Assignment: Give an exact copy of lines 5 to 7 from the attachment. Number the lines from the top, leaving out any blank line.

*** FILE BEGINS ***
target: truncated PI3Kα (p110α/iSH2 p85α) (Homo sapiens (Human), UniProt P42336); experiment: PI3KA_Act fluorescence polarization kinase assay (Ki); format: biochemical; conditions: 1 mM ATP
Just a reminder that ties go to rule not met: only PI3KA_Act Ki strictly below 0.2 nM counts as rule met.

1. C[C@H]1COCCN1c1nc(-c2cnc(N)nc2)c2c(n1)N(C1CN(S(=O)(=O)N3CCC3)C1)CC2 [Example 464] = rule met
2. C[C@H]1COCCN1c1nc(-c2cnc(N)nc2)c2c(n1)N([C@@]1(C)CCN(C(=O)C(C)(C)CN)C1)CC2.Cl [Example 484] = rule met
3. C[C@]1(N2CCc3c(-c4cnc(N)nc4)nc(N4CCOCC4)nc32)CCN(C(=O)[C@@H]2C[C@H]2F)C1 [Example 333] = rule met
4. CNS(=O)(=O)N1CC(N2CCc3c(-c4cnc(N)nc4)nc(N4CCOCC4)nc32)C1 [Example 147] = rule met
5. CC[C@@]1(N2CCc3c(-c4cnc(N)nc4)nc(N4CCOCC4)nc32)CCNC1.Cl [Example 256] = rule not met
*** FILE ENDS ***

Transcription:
3. C[C@]1(N2CCc3c(-c4cnc(N)nc4)nc(N4CCOCC4)nc32)CCN(C(=O)[C@@H]2C[C@H]2F)C1 [Example 333] = rule met
4. CNS(=O)(=O)N1CC(N2CCc3c(-c4cnc(N)nc4)nc(N4CCOCC4)nc32)C1 [Example 147] = rule met
5. CC[C@@]1(N2CCc3c(-c4cnc(N)nc4)nc(N4CCOCC4)nc32)CCNC1.Cl [Example 256] = rule not met